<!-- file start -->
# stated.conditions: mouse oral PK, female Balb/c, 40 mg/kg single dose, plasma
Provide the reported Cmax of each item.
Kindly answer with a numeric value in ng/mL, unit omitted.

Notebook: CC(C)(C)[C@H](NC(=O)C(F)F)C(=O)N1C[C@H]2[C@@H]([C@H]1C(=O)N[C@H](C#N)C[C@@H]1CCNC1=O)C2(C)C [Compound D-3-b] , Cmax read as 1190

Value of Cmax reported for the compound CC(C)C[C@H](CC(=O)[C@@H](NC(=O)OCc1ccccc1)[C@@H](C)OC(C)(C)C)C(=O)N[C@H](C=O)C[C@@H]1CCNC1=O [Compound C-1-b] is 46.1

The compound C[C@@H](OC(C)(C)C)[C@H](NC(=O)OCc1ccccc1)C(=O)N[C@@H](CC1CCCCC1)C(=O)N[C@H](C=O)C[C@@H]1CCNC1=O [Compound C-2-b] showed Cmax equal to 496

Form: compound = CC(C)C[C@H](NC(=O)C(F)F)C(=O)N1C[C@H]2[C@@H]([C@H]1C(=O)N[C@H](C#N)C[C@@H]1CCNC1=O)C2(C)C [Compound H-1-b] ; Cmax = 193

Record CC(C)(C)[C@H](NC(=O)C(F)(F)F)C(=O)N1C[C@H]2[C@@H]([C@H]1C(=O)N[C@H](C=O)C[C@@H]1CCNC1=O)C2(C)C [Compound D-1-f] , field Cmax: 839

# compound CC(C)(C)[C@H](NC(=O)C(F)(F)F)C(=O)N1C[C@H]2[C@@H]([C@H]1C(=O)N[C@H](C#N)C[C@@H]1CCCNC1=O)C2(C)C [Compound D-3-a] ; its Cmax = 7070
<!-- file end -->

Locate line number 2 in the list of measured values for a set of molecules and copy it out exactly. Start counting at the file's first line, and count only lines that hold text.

Provide the reported Cmax of each item.